“A work of art is a form that articulates forces, making them intelligible.”

Guy Davenport was such an elegant writer. We have most of his books and from time to time I pick one up to observe the twists and turns of a truly original and interesting mind. Today, it’s Every Force Evolves A Form, his 1987 collection of 20 essays. Occasional pieces, if you like. There is no connecting thread, unless it’s happenstance. What happens if you think about birds without a direction in mind? You might begin with Wordsworth and a robin. You might move to a raven, an osprey. Whitman will enter the essay, then Hopkins and his windhover (or kestrel). You will think about the possibility that the birds are daimons, spirits, forces evolving a form, which is the titular essay. It takes its title from Mother Ann Lee, the founder of the Shakers. Davenport tells us, “In its practical sense, this axiom was the rule by which Shaker architects and designers found perfect forms.”

I am drawn to essays that make themselves out of musings, scraps, remnants, snags of light; essays that move ideas together in unexpected ways, so that you know the writer felt the same delight and surprise that you feel when you read the sentences in their lovely arrangements. Did Guy Davenport expect that a robin entering a Westmoreland cottage in 1835 would lead him to Whitman talking in Camden in 1888, then a little beyond? I hope not. I hope he just began thinking. Seeing. Sharing those things on the page. Not all essays work this way. Nor should they. But isn’t it wonderful when you find some that do?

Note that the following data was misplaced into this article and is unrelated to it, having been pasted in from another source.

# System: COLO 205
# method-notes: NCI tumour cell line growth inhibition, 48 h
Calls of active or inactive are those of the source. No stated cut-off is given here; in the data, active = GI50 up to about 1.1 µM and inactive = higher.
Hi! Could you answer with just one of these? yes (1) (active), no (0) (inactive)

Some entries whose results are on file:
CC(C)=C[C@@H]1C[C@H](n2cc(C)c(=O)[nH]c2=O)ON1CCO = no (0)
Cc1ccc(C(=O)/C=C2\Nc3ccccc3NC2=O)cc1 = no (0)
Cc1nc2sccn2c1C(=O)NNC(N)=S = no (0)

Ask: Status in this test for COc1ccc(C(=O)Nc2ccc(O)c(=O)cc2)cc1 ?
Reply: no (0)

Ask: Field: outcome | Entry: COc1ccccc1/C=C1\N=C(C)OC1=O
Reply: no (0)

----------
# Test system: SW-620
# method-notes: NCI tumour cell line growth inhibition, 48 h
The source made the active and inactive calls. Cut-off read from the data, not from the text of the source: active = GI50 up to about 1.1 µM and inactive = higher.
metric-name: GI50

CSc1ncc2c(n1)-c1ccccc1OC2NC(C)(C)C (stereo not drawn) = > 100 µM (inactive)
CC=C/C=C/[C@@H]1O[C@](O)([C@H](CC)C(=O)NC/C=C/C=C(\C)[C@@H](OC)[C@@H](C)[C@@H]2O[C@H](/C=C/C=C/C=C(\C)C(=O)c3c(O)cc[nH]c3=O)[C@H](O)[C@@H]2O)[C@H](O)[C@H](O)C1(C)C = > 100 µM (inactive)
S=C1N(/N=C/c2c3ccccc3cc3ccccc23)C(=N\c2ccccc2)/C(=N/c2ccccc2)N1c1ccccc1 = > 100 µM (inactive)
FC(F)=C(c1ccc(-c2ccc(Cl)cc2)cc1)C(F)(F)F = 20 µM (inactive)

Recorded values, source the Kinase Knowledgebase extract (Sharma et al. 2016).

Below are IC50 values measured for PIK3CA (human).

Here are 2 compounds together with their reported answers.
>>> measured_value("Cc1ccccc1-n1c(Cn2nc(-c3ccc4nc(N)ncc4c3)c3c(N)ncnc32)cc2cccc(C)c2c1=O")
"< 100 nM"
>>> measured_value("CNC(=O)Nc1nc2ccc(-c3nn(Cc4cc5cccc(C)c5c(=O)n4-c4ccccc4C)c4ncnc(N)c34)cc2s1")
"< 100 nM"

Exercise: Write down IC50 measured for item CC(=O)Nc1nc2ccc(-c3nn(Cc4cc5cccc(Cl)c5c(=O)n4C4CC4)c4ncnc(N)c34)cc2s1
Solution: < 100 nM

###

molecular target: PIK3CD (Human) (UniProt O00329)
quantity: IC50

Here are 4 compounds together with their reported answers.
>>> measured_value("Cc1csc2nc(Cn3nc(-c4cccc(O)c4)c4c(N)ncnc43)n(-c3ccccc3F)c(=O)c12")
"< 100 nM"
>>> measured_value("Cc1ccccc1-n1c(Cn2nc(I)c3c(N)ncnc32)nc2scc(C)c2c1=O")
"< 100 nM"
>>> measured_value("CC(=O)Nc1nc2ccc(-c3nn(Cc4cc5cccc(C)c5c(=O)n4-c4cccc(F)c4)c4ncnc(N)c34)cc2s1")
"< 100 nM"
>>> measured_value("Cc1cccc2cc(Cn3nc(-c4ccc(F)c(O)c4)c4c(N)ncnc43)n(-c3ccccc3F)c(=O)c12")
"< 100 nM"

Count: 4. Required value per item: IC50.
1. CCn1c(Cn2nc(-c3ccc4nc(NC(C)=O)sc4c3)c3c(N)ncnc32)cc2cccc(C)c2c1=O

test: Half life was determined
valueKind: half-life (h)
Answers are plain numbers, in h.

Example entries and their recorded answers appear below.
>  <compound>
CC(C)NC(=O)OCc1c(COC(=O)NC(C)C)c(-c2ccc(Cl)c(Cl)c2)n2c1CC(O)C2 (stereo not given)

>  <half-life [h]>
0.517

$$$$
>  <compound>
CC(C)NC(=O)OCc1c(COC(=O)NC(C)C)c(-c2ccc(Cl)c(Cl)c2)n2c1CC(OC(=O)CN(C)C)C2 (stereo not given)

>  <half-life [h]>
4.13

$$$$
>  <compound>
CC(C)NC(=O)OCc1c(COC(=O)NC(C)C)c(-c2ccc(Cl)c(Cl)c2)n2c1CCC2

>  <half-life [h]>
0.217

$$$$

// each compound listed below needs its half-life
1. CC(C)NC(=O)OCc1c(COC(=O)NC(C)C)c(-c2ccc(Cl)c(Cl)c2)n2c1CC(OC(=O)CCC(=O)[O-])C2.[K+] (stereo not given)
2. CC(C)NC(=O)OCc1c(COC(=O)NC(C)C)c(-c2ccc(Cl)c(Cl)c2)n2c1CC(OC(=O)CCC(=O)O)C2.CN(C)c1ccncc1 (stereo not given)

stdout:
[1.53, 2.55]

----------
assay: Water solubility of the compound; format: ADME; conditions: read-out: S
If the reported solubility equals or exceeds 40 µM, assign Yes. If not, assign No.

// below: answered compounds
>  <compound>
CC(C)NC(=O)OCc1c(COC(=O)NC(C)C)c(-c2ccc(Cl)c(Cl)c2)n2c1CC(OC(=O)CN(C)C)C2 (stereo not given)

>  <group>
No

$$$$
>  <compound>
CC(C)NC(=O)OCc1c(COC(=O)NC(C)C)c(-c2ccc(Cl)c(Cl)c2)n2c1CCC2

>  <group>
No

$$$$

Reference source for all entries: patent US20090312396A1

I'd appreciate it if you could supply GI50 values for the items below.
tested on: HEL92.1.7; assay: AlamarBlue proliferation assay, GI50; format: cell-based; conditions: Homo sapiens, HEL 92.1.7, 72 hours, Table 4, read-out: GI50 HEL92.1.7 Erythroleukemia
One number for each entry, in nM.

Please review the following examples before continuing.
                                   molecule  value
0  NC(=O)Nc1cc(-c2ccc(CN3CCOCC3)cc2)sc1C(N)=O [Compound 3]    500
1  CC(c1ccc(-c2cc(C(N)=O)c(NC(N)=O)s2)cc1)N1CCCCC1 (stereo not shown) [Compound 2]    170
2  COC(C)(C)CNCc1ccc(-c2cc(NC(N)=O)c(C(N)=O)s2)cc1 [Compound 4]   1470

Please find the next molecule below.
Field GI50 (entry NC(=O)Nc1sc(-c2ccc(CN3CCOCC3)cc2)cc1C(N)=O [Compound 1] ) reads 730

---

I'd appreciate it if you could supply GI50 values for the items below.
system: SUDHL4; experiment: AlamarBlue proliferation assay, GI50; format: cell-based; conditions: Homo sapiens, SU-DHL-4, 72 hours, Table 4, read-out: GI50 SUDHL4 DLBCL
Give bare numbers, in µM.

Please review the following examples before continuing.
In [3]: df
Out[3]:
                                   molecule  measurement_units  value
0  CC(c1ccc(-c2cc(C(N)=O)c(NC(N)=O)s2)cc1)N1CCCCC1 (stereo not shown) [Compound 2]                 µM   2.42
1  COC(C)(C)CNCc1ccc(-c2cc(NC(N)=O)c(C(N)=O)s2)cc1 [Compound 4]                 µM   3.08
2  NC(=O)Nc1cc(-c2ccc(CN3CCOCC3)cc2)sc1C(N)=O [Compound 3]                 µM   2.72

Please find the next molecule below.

One reason that I have this book in front of me today is that I was trying to tidy my study and went to the room we call our “library” (think Ikea pine utility shelves with books back to back and stacked to the ceiling and then three more cases filled to the brim and stacks on the floor waiting to be shelved) to put a few things away. Pushing some books aside to make room, I saw Every Force Evolves A Form and wanted to re-read it (instead of finishing the tidying).

And the reason I’m tidying is to clear room in order to begin a dyeing project. Not physical room but the sense that chores are taken care of so maybe I can do something I’ve had in mind for ages. I want to try to clamp a large piece of linen to make a series of windows once the fabric has been dipped in many baths of indigo dye. It will look something like this:


This particular fabric is only about ten inches wide and I want these new windows large. I want to put things in them. I don’t know what yet. I’ll figure that out as I go along. By pleating the linen in an accordion fold, I’ll use sturdy pieces of wood, more or less the same size, and clamp them to the cloth in a regular way. I have small clamps but I suspect I’ll need to use carpenter ones for something this size. The idea is that the dye won’t penetrate the areas clamped under the wood. It’s work that needs to be done outside and it won’t stop raining. But one day soon the sun will shine and the force of the clamped cloth will evolve a form that will lead me somewhere else.

Not all textile projects begin this way but I’m always eager when they do.